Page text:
An agenda item for the central auditing commission is nothing unique in itself, but substantially, it may relate to the current push of the state to take in more resources from wherever they can be found.

Over the past couple of years or so, as its funds have run increasingly low, the state has been pushing private and semi-private economic actors to hand over more of their resources to the government. Strengthening auditing practices may be a way of institutionalizing this push more regarding finances related to the Party.

(Update 20/8/20: I clarified the text somewhat above about the central auditing commission after this came up in a twitter discussion.)

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What economic issues will the WPK politburo discuss?

August 19th, 2020

By Benjamin Katzeff Silberstein

The WPK politburo is meeting (or already met?) Wednesday August 19th, today, to discuss economic and military issues of “crucial significance in developing the Korean revolution and increasing the fighting efficiency of the party.”

At the present time of writing, it has not been reported or hinted at what these issues might be. I personally would not be surprised if perhaps another struggle campaign is afoot. “Battles” and the like for harvests and overall economic production are common in North Korea, as they were in other communist countries.

This essentially entails people having to take hours and hours after work to go “volunteer” at fields, construction sites and the like. It’s an easy, blanket solution to economic problems. They of course solve nothing in the long run, but may push a bit of extra production in a situation where the regime has few immediate alternatives.

At this point, speculation is quite useless in any case. Soon we will probably know more about what these issues are.

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North Korea’s summer floods, 2020

August 17th, 2020

By: Benjamin Katzeff Silberstein

Flooding has been sweeping across North Korea for the past few weeks. As has been usual for the past few years, state media has been very forthcoming in reporting the damage. At least partially, one might suspect this forthrightness is directed to an international audience, not least in China, to signal that North Korea hopes for aid. (Quietly, of course, behind the scenes, because officially, the country doesn’t want it.)

First and foremost, however, the target audience is – as usual – domestic, and the state seeks to reassure the people that the leadership is always watching out for them. Here’s the Rodong coverage of Kim Jong-un’s trip to a flood-damaged area:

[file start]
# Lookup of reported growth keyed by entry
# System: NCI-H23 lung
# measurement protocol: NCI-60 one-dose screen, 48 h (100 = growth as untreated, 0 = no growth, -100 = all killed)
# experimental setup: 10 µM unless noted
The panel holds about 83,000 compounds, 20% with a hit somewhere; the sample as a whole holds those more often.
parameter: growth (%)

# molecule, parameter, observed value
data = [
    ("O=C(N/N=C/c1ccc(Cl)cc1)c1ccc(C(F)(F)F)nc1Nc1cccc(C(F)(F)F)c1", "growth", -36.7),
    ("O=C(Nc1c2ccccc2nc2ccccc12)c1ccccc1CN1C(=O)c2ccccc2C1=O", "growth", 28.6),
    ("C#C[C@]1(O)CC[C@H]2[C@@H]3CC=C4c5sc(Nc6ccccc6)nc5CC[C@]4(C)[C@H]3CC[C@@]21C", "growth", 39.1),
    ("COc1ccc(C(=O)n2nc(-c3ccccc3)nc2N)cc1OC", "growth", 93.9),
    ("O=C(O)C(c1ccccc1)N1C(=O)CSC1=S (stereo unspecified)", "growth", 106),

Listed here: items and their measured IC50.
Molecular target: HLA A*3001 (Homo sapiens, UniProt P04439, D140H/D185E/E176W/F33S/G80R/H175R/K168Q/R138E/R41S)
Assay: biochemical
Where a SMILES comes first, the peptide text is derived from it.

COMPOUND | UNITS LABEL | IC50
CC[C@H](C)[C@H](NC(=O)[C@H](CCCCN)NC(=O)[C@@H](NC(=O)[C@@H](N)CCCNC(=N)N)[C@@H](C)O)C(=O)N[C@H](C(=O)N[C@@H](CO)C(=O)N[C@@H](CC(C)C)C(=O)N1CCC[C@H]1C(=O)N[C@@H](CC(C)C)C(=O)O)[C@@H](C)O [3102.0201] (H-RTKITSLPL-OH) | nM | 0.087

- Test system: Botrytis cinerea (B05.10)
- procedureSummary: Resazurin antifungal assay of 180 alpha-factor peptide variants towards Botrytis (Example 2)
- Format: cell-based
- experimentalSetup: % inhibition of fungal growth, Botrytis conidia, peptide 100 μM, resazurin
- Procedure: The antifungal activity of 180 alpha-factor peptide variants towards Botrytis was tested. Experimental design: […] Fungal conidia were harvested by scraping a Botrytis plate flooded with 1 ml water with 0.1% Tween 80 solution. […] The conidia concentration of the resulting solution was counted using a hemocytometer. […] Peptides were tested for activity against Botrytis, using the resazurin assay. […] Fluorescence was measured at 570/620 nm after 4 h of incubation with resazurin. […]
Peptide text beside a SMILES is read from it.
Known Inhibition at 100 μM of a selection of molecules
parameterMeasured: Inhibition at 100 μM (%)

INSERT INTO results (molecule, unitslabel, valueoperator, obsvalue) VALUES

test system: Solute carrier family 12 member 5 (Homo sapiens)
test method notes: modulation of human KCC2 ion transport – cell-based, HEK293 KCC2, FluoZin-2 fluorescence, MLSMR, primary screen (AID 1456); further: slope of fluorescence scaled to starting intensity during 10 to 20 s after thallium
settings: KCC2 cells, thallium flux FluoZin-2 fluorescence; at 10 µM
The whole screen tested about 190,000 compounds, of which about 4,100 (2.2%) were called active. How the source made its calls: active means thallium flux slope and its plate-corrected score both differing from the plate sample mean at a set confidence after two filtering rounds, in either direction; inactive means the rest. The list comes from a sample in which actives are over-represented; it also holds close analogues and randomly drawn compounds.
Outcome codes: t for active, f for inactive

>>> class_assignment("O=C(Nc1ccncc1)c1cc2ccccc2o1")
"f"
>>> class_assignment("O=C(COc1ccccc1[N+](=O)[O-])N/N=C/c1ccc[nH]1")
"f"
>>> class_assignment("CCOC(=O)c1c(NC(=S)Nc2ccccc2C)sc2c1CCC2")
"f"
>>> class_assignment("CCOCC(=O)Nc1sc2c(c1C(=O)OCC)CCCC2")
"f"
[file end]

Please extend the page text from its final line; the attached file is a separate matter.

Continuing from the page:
Kim Jong Un, chairman of the Workers’ Party of Korea, chairman of the State Affairs Commission of the Democratic People’s Republic of Korea and supreme commander of the armed forces of the DPRK, inspected Taechong-ri Area of Unpha County, North Hwanghae Province hit by flood.

Due to several consecutive days of torrential rain and rainstorm recently caused by the seasonal rainy front, the waterway levee gave way in the area of Taechong-ri of Unpha County, leaving more than 730 single-floored houses and 600-odd hectares of rice field inundated and 179 blocks of dwelling houses destroyed.

After hearing the report on the situation of the Taechong-ri area of Unpha County where lots of dwelling houses and a large area of arable land were submerged, the Supreme Leader personally went to the spot to learn about the situation and clarified tasks and ways in detail for the recovery of the damaged area.

Saying that he was really relieved to learn that there was no casualty as all the residents of Unpha County were evacuated to the safe area in advance, he called on leading organs in the county including Party and power organs, working people’s organizations and public security organs to responsibly conduct the work of putting up the residents who lost their homes at offices including those at the Party committee and people’s committee of the county, public buildings and separate houses, to stabilize their living and comfort them.

He ordered the relevant field to submit a document on supplying every household in the afflicted area with the reserve food grain of the chairman of the State Affairs Commission.

It is of priority importance to quickly supply sleeping materials, daily commodities, medicines and other necessities to the flood-affected people to stabilize their living as early as possible, he said, entrusting this task entirely to the departments of the Party Central Committee and families of its officials.

He gave an order to organize the flood damage rehabilitation headquarters with cadres of the relevant departments of the Party Central Committee and the Ministry of the People’s Armed Forces, and instructed the headquarters to report to him after correctly calculating the materials and forces needed for the rehabilitation, while sizing up the flood damage on the spot for starters.

The central designing force should be sent to newly build 800 model houses in the farm village of Unpha County hit by the flood and the project be completed at an earliest date possible and on the highest level, he said.

Saying he decided to mobilize the people’s army for the rehabilitation again, he ordered the people’s army to form a necessary force and urgently deploy it and to give precedence to the arrangement of the wrecked houses, roads and the zones with the people of the county.